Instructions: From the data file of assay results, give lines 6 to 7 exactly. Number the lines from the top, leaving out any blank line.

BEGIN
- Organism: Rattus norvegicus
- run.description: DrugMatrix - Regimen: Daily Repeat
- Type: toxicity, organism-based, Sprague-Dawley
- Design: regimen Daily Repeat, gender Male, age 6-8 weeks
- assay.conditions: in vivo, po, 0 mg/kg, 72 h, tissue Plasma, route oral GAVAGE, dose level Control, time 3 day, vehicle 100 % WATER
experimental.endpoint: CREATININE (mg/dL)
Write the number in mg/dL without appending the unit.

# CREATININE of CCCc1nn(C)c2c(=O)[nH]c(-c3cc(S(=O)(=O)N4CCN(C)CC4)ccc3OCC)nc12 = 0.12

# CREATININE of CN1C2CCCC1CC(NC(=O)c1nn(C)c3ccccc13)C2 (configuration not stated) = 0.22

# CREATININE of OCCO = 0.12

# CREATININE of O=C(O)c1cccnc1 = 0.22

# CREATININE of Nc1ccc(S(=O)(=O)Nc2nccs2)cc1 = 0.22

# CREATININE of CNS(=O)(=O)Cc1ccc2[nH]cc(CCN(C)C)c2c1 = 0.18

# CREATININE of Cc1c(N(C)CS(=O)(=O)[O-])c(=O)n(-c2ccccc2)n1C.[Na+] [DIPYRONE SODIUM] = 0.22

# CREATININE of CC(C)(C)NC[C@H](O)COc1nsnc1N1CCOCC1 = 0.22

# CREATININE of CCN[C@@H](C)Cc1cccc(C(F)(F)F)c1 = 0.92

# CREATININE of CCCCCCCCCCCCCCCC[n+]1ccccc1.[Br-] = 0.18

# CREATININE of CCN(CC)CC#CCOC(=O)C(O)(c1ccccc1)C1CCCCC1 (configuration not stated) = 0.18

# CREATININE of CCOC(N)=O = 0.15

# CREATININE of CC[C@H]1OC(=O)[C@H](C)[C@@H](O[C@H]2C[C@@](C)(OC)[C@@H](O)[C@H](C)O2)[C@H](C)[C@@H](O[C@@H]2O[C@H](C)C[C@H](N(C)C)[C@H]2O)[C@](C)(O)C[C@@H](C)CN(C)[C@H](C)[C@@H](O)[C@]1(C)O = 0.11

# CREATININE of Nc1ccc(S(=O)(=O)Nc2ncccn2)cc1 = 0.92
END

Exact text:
experimental.endpoint: CREATININE (mg/dL)
Write the number in mg/dL without appending the unit.